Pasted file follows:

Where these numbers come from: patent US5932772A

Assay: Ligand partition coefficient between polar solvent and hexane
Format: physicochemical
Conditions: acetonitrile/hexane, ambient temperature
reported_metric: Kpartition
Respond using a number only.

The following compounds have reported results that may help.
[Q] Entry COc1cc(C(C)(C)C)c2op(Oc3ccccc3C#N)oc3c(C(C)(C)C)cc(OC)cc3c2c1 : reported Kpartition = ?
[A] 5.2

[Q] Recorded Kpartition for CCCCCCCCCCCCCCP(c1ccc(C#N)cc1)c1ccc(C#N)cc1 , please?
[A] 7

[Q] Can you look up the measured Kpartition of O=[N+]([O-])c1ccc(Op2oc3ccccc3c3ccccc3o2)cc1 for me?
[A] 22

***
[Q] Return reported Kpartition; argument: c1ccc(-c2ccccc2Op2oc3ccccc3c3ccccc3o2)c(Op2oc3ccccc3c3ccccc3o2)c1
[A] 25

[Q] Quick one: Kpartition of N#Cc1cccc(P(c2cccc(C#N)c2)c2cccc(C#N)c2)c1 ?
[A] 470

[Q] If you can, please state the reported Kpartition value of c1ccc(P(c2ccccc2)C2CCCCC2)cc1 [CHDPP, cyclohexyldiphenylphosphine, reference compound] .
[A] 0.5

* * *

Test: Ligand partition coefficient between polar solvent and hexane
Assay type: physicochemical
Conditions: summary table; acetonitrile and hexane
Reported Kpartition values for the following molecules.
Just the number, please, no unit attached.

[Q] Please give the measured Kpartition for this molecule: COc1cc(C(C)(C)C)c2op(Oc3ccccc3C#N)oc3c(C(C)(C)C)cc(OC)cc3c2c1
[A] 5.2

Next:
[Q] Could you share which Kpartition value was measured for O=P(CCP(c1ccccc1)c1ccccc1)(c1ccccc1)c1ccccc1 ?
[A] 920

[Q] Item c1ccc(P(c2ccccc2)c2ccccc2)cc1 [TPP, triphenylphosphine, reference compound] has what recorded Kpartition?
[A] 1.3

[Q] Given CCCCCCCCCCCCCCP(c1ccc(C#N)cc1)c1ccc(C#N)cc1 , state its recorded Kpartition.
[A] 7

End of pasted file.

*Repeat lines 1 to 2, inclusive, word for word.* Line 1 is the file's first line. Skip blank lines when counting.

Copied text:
Where these numbers come from: patent US5932772A

Assay: Ligand partition coefficient between polar solvent and hexane